and I couldn't really express myself that way and the guitar, the acoustic guitar just sort of called out to me, and all these songs started pouring out. I wouldn't sit down and say 'I've got to write a song', whereas, when I was painting and screenwriting I would sit down everyday and say 'okay, I'm going to write this scene, or I'm going to paint this' so, with the music it just – I had something rolling around in my head and I knew that it was cathartic for it to come out and for me to pick up this guitar and get this idea out of my head, so it would stop plaguing me at night and keeping me from sleeping, and I think that's why probably I've found more success because it was something that just came through me sort of rather that I sat down and said 'I'm going to do this.' I didn't put any pressure on myself. I didn't pick up a guitar and say 'I'm going to write these songs and I'm going to sell them' or 'I'm going to get a record deal' or anything like that or 'I'm going to play them in front of people and they're going to clap' or anything like that. It was just I've got to get this out of my head so I can go back to bed and, ah, that's how it happened for me.

P: You had to get it out of your head so you could go back to bed? Yeah I like that That's almost a song in itself.

J: I have a song that's called SUNDRENCHED WORLD and it starts out "I can't get to bed but I'm really tired" and I feel like that a lot. That was one of the first songs I wrote. The first song I wrote was called WINTER, which is on my record as well. These are all my first songs, and I started that song with this idea – I kept walking around New York thinking I should know who I am by now, you know, I'm 32 years old, well at the time I was 29 ½ and about to turn 30 and I'm sitting there like kicking myself like what's wrong with you, like I should know who I am by now and finally I just wrote it down, I said, 'ah, maybe I can turn that into a song' and I kept writing and it became my first song. So that's it, things rolling around in my head that I have to get out.

P: Well, you look like you're about 20 or 21. I had no idea how old you were.

J: Thank you.

P: WINTER was the first song that kind of …

J: It was the first song I ever wrote …

P: And also the first one that started your commercial success? Is that correct?

J: That's a crazy thing. I feel really, really blessed and lucky. I mean, I didn't have to go through – with the music – a lot of my friends have been sleeping on people's floors and driving around in a van around the country for ten years trying to make it, you know. I paid my dues in other – in painting and screenwriting and that sort of thing and did the starving artist thing for years and years, but then luckily, my first song, about a month after I wrote it got on this TV show SCRUBS and immediately I had this fan base in like 45 countries – people writing me emails and it's crazy.

P: Did they hear it on SCRUBS and want to know what it was?

J: Yeah, and looked it up on the internet.

P: Is that right?

J: Yeah, yeah, the day after it aired I got a web site. I usually go by Josh, Josh Radin, but Josh Radin dot com was taken so I had to get So, I got a web site, put up a picture of myself and my hot mail address and you could stream the song, WINTER, that had just played on the TV show and I was getting hundreds of thousands of hits to the web site … just these people heard the song and were all over the internet 'where is this' 'where can I get this?' You couldn't download it. I hadn't even mixed or mastered the song. I recorded it in my friend's bedroom on his computer, just guitar and vocal, and that started it all.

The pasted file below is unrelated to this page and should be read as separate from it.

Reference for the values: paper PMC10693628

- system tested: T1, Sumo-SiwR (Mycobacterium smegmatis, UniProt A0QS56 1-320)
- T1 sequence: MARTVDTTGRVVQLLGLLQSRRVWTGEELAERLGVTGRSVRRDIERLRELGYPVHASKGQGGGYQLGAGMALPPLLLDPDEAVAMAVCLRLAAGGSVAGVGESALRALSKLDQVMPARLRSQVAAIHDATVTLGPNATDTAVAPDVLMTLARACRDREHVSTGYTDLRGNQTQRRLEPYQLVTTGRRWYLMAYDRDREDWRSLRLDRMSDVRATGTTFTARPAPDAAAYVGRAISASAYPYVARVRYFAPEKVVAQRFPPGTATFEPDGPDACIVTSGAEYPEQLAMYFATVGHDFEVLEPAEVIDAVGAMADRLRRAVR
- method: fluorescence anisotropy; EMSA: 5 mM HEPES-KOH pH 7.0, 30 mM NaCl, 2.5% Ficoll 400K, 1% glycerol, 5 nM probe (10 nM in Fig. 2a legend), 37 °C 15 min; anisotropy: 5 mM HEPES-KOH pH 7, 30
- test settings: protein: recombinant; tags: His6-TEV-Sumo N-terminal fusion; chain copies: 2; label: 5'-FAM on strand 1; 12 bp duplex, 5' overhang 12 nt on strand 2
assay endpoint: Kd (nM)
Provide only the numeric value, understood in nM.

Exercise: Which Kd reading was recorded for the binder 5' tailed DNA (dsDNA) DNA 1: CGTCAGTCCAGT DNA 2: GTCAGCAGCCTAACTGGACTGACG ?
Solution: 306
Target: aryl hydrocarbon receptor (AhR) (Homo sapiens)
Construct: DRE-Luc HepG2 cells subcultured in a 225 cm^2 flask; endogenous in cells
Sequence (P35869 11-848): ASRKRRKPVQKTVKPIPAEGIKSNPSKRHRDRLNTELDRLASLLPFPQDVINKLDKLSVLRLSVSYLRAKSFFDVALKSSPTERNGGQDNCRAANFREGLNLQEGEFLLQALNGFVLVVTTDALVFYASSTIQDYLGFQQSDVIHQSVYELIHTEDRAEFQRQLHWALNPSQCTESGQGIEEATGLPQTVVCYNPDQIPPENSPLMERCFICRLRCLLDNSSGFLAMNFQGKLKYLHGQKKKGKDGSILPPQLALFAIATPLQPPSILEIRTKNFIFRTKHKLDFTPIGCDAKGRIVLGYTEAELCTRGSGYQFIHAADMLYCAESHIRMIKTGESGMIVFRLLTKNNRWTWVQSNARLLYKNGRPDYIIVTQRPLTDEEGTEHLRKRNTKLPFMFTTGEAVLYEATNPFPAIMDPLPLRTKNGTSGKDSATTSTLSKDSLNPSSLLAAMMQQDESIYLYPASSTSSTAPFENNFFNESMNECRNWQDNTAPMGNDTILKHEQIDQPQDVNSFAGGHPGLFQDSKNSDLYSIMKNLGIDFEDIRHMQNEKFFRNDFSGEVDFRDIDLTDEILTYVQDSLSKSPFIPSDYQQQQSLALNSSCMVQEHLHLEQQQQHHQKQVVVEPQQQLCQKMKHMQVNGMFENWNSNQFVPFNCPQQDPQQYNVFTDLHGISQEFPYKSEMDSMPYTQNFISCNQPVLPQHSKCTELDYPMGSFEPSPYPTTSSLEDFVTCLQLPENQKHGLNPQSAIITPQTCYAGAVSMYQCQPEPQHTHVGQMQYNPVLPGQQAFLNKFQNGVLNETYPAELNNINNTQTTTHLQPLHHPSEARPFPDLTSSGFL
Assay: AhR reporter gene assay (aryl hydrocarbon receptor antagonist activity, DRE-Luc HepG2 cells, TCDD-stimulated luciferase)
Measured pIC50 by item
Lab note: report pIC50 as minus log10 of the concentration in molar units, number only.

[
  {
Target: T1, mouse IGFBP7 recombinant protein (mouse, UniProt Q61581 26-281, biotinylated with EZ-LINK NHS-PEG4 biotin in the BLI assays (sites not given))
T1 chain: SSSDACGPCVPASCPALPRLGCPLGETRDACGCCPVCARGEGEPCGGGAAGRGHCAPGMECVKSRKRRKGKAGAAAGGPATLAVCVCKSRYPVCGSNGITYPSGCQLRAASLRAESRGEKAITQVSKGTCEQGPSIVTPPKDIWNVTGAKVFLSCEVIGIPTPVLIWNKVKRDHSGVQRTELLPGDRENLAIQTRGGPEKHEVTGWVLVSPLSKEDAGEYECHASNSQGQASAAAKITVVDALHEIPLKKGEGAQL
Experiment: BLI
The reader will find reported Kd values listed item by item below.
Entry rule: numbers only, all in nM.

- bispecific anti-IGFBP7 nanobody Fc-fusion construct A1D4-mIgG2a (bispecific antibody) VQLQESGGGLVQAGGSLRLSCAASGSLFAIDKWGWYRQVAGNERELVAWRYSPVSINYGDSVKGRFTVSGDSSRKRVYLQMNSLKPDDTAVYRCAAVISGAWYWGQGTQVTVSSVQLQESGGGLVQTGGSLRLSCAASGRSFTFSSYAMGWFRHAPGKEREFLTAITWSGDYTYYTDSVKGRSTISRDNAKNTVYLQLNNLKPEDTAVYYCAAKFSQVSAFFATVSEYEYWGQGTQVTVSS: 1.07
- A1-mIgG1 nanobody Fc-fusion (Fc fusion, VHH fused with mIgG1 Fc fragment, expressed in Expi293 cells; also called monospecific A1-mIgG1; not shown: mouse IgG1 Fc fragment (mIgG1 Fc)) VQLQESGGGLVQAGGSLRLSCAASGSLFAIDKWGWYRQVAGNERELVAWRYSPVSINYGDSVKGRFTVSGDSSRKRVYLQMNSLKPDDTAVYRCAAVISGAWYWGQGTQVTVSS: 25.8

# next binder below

P: Amazing.

J: Crazy, I know. A totally different way of going about things, but, ...

P: As an emerging artist, and for our audience at where many of
our readers are emerging artist, that's a dream come true.

J: This – my life right now is a dream come true.

P: That's great.

J: I'm the luckiest guy in the world, for sure.

P: Well, one of the things you are able to do is give your real self in your music. Usually, if you have a record deal it's quite the other way. You start out having to give commercial sounds or whatever is contemporary at the time and a little bit of yourself. How has that – has that been accepted well from a commercial standpoint and also, have you encountered any envy from other artist?

J: You know, that's interesting you ask that because nothing happened for me,
like in terms of success until I read Bob Dylan's book Chronicles, you know that autobiography that just came out, the Volume One came out about a year and a half, two years ago?

P: I haven't read it.

J: It's basically like his journal, anyway, I loved it. I couldn't put it down and I learned something so valuable from that. Dave Van Ronk was this, when Dylan was in Greenwich Village early on, just starting out, Dave Van Ronk was this god to him, you know, like this folk singer and not as big to him as Woodie Guthrie, but big, and he said to him, he gave him the best piece of advice he said he'd ever received was "no envy, no fear", if you want to be in this business "no envy, no fear" and I sort of read that over and over and over again and I sort of took it as a mantra, and any time I felt like envious at all or fearful, I would say it over and over again in my head and that's when everything started to happening for me.

(To be continued!)